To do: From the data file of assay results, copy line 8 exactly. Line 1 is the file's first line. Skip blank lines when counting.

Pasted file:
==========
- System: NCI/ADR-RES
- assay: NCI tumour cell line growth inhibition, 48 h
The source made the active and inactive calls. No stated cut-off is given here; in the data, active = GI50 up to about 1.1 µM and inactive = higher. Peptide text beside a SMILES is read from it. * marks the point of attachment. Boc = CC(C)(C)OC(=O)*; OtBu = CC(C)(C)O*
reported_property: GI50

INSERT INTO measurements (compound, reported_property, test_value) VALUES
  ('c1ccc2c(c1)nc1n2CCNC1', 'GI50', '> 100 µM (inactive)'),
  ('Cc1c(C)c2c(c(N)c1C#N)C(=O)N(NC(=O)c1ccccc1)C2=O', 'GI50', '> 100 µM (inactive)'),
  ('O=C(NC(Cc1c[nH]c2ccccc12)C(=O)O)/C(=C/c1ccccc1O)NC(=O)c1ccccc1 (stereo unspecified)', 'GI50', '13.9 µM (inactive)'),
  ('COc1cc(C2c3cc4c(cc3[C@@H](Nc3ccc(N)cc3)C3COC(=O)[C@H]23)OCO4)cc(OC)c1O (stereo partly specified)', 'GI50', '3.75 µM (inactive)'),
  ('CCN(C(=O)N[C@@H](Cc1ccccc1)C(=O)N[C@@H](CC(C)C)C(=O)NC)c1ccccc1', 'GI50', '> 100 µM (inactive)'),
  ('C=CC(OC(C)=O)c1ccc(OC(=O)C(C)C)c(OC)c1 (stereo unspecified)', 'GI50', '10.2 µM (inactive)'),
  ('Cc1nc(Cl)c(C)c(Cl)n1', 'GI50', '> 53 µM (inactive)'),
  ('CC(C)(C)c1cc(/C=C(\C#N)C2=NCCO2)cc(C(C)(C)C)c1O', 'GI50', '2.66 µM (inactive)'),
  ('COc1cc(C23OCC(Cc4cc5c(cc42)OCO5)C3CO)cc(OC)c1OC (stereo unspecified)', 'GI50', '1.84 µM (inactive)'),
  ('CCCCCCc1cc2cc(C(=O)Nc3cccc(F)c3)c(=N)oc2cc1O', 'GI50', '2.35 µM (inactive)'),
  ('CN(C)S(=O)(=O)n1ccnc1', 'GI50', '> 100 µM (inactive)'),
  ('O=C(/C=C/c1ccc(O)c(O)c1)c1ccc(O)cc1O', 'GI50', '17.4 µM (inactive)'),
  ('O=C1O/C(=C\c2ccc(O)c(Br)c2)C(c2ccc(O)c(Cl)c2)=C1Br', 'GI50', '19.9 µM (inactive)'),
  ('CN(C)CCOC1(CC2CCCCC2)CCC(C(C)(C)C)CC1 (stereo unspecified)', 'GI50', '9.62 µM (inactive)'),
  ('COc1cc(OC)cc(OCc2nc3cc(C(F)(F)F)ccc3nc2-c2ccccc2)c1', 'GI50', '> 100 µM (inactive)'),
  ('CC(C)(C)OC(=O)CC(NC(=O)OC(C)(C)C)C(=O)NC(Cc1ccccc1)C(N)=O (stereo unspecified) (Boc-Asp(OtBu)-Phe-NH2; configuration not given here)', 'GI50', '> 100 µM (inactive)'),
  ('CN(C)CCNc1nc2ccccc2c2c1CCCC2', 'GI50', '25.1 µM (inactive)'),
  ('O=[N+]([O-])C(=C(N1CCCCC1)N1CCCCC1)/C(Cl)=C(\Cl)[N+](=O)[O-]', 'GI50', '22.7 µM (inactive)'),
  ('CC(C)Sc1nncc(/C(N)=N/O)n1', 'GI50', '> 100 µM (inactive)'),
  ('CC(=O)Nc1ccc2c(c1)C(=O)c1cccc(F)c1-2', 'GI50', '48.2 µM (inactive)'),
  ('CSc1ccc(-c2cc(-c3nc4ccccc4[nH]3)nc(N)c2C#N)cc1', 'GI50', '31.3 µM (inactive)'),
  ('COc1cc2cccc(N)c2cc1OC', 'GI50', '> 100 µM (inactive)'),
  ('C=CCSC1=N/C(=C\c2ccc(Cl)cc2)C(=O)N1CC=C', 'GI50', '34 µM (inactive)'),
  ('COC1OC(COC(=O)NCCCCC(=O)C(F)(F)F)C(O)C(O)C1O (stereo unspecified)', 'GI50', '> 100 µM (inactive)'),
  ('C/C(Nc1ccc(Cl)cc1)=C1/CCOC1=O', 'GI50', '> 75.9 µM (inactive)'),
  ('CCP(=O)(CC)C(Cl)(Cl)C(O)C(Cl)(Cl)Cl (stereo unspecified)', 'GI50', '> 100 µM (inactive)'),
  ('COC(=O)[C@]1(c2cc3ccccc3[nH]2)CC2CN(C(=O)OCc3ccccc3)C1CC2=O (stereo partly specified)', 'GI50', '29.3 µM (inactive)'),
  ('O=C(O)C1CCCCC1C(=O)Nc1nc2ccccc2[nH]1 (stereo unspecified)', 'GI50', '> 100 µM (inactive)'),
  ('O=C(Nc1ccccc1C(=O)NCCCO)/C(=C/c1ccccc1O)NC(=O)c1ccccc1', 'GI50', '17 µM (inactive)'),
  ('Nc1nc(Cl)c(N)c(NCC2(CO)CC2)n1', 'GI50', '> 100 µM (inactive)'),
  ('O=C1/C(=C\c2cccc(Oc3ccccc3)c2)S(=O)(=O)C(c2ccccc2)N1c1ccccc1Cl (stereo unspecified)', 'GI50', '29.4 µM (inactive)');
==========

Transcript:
  ('O=C(NC(Cc1c[nH]c2ccccc12)C(=O)O)/C(=C/c1ccccc1O)NC(=O)c1ccccc1 (stereo unspecified)', 'GI50', '13.9 µM (inactive)'),